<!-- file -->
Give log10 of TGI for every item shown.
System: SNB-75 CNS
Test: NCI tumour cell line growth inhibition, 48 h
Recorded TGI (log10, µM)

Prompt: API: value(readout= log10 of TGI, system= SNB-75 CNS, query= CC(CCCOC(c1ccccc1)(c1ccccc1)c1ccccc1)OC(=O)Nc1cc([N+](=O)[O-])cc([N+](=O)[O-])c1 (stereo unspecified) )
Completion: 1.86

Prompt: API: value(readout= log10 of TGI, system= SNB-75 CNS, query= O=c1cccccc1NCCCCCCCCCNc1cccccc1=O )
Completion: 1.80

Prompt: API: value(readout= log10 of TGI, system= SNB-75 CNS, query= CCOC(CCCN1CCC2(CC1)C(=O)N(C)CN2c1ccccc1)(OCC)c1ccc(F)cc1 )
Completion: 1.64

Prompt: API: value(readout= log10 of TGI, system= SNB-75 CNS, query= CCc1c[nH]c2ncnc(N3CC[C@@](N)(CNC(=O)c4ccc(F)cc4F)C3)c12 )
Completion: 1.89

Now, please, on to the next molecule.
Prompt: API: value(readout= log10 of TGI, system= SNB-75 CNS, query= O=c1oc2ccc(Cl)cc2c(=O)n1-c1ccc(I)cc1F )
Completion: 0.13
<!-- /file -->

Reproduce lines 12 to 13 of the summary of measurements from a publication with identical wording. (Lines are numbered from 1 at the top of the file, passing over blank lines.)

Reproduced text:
Completion: 1.89

Now, please, on to the next molecule.